Jessica Baxter - Princeton High School Principal - Adjusting to remote learning during the coronavirus pandemic
I am Stan Berteloot and this is Back in America. Today I am speaking via Skype with : Sharing Our Stories of Race, Culture, & Identity by Winona Guo, Priya Vulchi
Richard Heinberg: on building resilient communities - transitioning away from fossil fuels - Coronavirus - Collapse (effondrement)
I am Stan Berteloot and this is Back in America. Today I am speaking with Richard Heinberg a Senior Fellow at the Post Carbon Institute, and one of the world’s foremost advocates for a shift away from our current reliance on fossil fuels. Richard has written for many publications including Nature, Reuters, Wall Street Journal, The American Prospect, Public Policy Research, Quarterly Review just to name a few. He’s been quoted by Reuters, the Associated Press, and Time Magazine, and has appeared on Good Morning America, Canadian Broadcasting Corporation, Australian Broadcasting Corporation, Al-Jazeera, and C-SPAN, NPR and others. Leonardo DiCaprio’s called on Richard’s expertise for his documentary the 11th Hour. Richard, I wanted to speak with you about a topic that’s increasingly present in Europe and which is making its way into North America that’s the concept of our society’s collapse or l’effondrement has it is now called in French. The idea is that the process by which basic needs (water, food, shelter, clothing, energy, etc.) are no longer provided (at a reasonable cost) to a majority of the population by services regulated by law. As Pablo Servigne puts it, collapse is both distant and close, slow and fast, gradual and brutal. It involves not only natural events but also (and above all) political, economic and social shocks, as well as events of a psychological nature. Collapse means that our fossil fuel-based civilization, cannot sustain itself and will fail. People that study how societies collapse believe that tomorrow is going to be very different from today. That no green energy and no technology are going to save our way of life. Not even the concept of degrowth will work since we can’t force humanity into stopping production and consumption, especially in developing countries. So yes, they say, we are running into a wall. But what’s interesting is that that same person, those that a convinced that we will sooner or later collapse are also full of hope. They say that we have to do everything we can today to smoothen this collision. We have to decelerate, we have to put on our seatbelt and prepare everyone for the shock. They are convinced that preparing for the world to come will give us hope as we work to create for a better society, more collective and resilient. Richard's List of Books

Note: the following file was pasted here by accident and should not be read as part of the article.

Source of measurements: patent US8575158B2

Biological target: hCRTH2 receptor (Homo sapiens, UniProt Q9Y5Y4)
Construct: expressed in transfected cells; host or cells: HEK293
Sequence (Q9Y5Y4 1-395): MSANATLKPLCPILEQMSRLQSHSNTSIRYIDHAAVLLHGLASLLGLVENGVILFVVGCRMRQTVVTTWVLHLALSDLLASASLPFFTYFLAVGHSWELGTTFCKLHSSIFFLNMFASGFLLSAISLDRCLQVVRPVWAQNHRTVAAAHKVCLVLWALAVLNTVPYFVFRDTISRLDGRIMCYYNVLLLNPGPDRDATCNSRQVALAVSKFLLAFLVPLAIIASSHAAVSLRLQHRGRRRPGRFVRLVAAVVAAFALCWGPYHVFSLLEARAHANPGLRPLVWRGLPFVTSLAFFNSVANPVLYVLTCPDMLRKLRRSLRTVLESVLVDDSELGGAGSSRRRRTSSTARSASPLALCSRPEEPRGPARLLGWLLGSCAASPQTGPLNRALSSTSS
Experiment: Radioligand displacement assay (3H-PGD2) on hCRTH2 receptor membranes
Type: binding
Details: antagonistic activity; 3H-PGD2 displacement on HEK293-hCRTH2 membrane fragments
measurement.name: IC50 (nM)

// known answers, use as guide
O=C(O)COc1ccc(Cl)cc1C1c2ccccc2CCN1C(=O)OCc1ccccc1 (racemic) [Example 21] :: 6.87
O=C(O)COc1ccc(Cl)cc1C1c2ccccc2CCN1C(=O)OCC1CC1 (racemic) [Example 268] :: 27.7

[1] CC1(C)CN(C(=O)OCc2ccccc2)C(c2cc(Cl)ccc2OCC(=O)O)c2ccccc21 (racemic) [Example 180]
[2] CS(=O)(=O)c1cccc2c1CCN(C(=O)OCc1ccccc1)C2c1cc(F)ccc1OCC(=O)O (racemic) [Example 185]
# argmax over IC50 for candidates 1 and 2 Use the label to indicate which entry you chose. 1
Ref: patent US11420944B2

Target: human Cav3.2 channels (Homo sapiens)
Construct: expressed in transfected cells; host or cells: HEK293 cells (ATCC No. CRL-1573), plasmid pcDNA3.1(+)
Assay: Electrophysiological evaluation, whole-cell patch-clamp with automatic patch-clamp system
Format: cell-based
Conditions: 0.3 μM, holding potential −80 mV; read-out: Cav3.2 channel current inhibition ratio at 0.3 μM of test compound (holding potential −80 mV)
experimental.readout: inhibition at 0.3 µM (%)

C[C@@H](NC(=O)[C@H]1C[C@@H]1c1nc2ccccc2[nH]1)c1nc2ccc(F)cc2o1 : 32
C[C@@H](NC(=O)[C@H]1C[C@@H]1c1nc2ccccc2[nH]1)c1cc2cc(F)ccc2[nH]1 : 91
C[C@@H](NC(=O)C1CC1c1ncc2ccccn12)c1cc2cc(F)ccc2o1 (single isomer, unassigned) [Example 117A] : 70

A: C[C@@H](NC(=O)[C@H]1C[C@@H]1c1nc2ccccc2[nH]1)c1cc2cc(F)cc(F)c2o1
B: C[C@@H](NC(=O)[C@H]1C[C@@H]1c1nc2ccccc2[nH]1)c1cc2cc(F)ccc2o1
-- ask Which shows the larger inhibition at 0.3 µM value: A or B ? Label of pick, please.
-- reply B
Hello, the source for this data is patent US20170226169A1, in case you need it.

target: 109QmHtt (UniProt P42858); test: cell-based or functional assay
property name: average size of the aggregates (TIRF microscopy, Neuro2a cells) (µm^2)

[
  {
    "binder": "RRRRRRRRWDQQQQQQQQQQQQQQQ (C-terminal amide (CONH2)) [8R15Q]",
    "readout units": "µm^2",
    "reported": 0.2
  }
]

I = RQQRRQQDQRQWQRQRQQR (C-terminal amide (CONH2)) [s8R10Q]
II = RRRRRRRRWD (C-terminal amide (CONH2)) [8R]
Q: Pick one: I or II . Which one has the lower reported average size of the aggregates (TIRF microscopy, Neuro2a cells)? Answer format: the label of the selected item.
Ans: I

Ron Menapace - Homestead Princeton - From Pharma to business owner: Challenges and opportunities in America
Matt Dubberke, Ron Menapace, Fernando Freitas from Homestead Princeton Ron Menapace owner of Homestead #Princeton talks about his experience from corporate America working in sales for a #Pharma company to creating a home décor and furniture store in Princeton. He shares his challenges competing against large online retailers and the commoditization of furniture as well as his fears of a business slowdown due to the #Coronavirus disease (COVID-19) pandemic. Princeton Homestead is a furniture and home décor store specialized in custom barn wood furniture located in the heart of Princeton, on Palmer square. Ron's dad was a carpenter, after a degree in Sport Management Ron also had a stint at woodwork, fixing and refurbishing furniture. Yet he went on to work in sales for a large pharma corporation. 12 years later, however, he and his wife Kristen decided to follow their dreams and, in 2011, opened what was then called the Farmhouse.